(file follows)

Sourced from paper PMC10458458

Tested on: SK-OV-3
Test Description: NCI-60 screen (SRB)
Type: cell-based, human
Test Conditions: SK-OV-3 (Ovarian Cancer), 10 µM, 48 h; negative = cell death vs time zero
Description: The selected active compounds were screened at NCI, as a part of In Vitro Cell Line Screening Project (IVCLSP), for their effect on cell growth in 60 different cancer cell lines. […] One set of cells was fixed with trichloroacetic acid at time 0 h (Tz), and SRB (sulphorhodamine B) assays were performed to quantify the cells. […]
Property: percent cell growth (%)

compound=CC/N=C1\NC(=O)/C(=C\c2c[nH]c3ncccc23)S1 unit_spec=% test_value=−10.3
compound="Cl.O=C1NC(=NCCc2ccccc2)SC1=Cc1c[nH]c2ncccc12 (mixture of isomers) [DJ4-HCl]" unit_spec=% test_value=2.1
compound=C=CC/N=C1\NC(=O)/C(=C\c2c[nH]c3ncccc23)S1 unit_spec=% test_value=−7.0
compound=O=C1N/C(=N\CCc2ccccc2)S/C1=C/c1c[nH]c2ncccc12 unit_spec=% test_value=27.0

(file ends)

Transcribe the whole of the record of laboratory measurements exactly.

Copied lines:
Sourced from paper PMC10458458

Tested on: SK-OV-3
Test Description: NCI-60 screen (SRB)
Type: cell-based, human
Test Conditions: SK-OV-3 (Ovarian Cancer), 10 µM, 48 h; negative = cell death vs time zero
Description: The selected active compounds were screened at NCI, as a part of In Vitro Cell Line Screening Project (IVCLSP), for their effect on cell growth in 60 different cancer cell lines. […] One set of cells was fixed with trichloroacetic acid at time 0 h (Tz), and SRB (sulphorhodamine B) assays were performed to quantify the cells. […]
Property: percent cell growth (%)

compound=CC/N=C1\NC(=O)/C(=C\c2c[nH]c3ncccc23)S1 unit_spec=% test_value=−10.3
compound="Cl.O=C1NC(=NCCc2ccccc2)SC1=Cc1c[nH]c2ncccc12 (mixture of isomers) [DJ4-HCl]" unit_spec=% test_value=2.1
compound=C=CC/N=C1\NC(=O)/C(=C\c2c[nH]c3ncccc23)S1 unit_spec=% test_value=−7.0
compound=O=C1N/C(=N\CCc2ccccc2)S/C1=C/c1c[nH]c2ncccc12 unit_spec=% test_value=27.0